One of the best analogies to think about is waking up with a toothache. If you’ve ever woken up with a really bad toothache, you were probably ready to pay anything to get into the dentist that same day. Then you may have called the dentist, and heard over the phone, “Oh, we can’t get to you for two weeks.” In two weeks, there’s a decent chance it didn’t hurt nearly as bad, and you may not have even bothered going.

    Everyone’s world has those types of situations.

    A plumbing client of mine recognised that and made a change to his schedule. He tightened things up a bit in order to shorten his sales cycle, and so that he could fit emergencies in last-minute when needed. In a ten day period that client sold seven boiler repairs, two boiler replacements, and three maintenance contracts. Some plumbers don’t even do that well through the winter months!

    In your world, you probably have something like that too, it’s just not about teeth or plumbing. There is tremendous business to be had out there if you’re proactive. Don’t sell like a dentist, but set yourself up so that you can handle extreme pain quickly.

    Peter Jones

    Peter Jones

    Peter Jones is Managing Director of Sandler Training in the East Midlands. Peter works with business owners and MD’s who want to increase their return on investment made in their sales team and business owners who need to improve their business development skills.

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  • Is there any advantage to following conventional wisdom?

    Is there any advantage to following conventional wisdom? Or, by doing so, will you only be following rules made by other people? Rules that may no longer be appropriate…and may actually work against you.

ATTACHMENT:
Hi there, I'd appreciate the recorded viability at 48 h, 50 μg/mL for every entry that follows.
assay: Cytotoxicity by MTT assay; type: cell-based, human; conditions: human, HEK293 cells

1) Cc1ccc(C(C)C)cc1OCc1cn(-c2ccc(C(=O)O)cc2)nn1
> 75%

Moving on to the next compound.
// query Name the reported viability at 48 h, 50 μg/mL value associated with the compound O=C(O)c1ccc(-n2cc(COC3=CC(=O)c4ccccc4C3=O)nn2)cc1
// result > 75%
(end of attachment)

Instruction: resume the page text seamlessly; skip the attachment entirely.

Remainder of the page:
Let’s examine some conventional sales “wisdom.”

    Cast your net wide – “tell your story” to as many people as possible.

    That’s an excellent strategy… for the barker at the fair ground. Everyone who walks by and everyone at the fair ground within earshot is a potential customer for the attraction he is promoting. When was the last time you had the luxury of standing in one spot as potential customers drifted by; or sitting at your desk as prospects, eager to obtain information and place orders, clogged your incoming phone lines?

    For the most part, the carnival barker expends the same amount of resources – vocal energy – regardless of the size of the crowd that walks by or the likely interest of the individual crowd members. But, for you, the professional salesperson, the amount of resources used, of which time is likely the most precious, should be directly proportional to the size of the “crowd” to whom you attempt to tell your story. Telling your story to people who don’t have a high probability of interest is a waste of those resources. Casting a narrow net, being selective and narrowing your focus to prospects that fit a profile based on specific criteria is a more efficient strategy.

    Emphasise the unique aspects of your product or service.

    The unique aspects of your product or service differentiate it from that of your competition. Isn’t that a good thing? Well, yes, if there is a distinct connection between the unique aspects and the acknowledged needs of the prospect…and the prospect recognises the connection. The prospect is likely to view the “unique aspects” that don’t address his needs or are introduced too early in the selling process for him to make the connection as added expense to be avoided. Your unique aspects may facilitate your unique exit.

    Make polished professional presentations.